CBR vs VBR Encoding

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If you want to rip your music CDs to an audio format like MP3, WMA, AAC, etc., or need to convert between formats, then it's a good idea to know what CBR and VBR mean before you start.

Below is a primer on what these two abbreviations mean, how they work, and the difference between the two encoding methods.

CBR and VBR are also abbreviations for other tech-related terms like CDisplay Archived Comic Book files and volume boot record, but neither have anything to do with encoding as described here.

CBR Encoding

CBR stands for constant bitrate, and is an encoding method that keeps the bitrate the same. When audio data is encoded (by a codec), a fixed value is used, like 128, 256 or 320 Kbps.

The advantage of using the CBR method is that audio data typically processes faster (compared to VBR). However, the files that are created aren't as well optimized for quality versus storage like is the case with VBR.

CBR is useful when it comes to streaming multimedia files. If the connection is limited to only performing at, say, 320 Kbps, then a constant bitrate of 300 Kbps per second or lower would be more beneficial than one that changed throughout the transmission since it could possibly go higher than what's allowed.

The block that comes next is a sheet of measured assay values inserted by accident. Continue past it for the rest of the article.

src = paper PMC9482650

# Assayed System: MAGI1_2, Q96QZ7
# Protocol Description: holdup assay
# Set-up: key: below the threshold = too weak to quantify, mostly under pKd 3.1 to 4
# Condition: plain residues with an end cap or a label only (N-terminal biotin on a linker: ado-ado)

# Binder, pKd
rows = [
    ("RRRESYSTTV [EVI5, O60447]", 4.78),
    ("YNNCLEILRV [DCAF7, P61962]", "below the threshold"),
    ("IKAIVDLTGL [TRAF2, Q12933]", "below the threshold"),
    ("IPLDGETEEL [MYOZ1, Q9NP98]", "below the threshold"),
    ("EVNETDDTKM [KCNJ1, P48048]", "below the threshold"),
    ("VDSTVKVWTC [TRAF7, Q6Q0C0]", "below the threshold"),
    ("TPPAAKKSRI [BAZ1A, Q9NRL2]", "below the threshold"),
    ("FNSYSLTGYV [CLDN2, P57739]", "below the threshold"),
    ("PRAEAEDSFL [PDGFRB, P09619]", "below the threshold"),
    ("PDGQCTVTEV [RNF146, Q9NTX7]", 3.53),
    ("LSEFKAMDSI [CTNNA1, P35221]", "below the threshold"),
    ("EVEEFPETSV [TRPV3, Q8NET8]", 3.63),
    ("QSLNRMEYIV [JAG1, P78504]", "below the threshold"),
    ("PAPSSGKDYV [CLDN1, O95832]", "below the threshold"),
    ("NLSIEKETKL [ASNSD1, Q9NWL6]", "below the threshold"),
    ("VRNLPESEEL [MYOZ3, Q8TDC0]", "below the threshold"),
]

VBR Encoding

VBR is short for variable bitrate and is, as you'd guess, the opposite of CBR. It's an encoding method that enables the bitrate of an audio file to dynamically increase or decrease. This works with a target range; the LAME encoder, for example, can be between 65 Kbps and 320 Kbps.

Like CBR, audio formats such as MP3, WMA, OGG, etc support VBR.

The biggest advantage of VBR when compared to CBR is sound quality to file size ratio. You can usually achieve a smaller file size by encoding audio with VBR than CBR because of the way bitrate is altered depending on the nature of the sound.

For instance, the bitrate will be significantly reduced for silence or quieter parts of a song. For more complex areas of a song that contain a mix of frequencies, the bitrate will be increased (up to 320 Kbps) to ensure sound quality is maintained. This variation in bitrate will, therefore, help to reduce the storage space needed compared to CBR.

However, the disadvantage of VBR encoded files is that they might not be compatible with older electronic devices like CBR is. It also takes longer to encode audio using VBR because the process is more complex.

Which One Should You Choose?

Unless you're restricted by old hardware that only supports audio formats encoded using CBR, then VBR is usually the recommended method. Support for VBR in hardware devices like MP3 players, PMPs, etc., used to be hit and miss, but these days it's usually a standard feature.

As mentioned above, VBR gives you the best balance between quality and file size. It's therefore ideal for portables that have limited storage or where you want to make efficient use of other storage solutions like USB flash drives, flash cards, etc.